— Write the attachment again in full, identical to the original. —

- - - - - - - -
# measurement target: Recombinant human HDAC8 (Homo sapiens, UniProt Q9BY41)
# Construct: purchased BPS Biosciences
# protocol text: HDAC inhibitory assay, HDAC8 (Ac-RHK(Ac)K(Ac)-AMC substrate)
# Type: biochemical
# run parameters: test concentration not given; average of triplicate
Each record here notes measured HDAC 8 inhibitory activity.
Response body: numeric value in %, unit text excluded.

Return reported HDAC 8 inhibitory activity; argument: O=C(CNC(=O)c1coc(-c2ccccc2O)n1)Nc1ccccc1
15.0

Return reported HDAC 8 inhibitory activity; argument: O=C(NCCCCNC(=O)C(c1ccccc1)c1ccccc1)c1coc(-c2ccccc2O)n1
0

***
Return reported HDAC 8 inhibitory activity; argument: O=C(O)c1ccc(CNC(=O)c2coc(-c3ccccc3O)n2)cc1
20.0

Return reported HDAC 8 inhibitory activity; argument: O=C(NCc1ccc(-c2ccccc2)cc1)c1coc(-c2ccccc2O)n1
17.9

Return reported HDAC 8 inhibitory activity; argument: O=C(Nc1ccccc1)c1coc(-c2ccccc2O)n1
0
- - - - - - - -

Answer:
# measurement target: Recombinant human HDAC8 (Homo sapiens, UniProt Q9BY41)
# Construct: purchased BPS Biosciences
# protocol text: HDAC inhibitory assay, HDAC8 (Ac-RHK(Ac)K(Ac)-AMC substrate)
# Type: biochemical
# run parameters: test concentration not given; average of triplicate
Each record here notes measured HDAC 8 inhibitory activity.
Response body: numeric value in %, unit text excluded.

Return reported HDAC 8 inhibitory activity; argument: O=C(CNC(=O)c1coc(-c2ccccc2O)n1)Nc1ccccc1
15.0

Return reported HDAC 8 inhibitory activity; argument: O=C(NCCCCNC(=O)C(c1ccccc1)c1ccccc1)c1coc(-c2ccccc2O)n1
0

***
Return reported HDAC 8 inhibitory activity; argument: O=C(O)c1ccc(CNC(=O)c2coc(-c3ccccc3O)n2)cc1
20.0

Return reported HDAC 8 inhibitory activity; argument: O=C(NCc1ccc(-c2ccccc2)cc1)c1coc(-c2ccccc2O)n1
17.9

Return reported HDAC 8 inhibitory activity; argument: O=C(Nc1ccccc1)c1coc(-c2ccccc2O)n1
0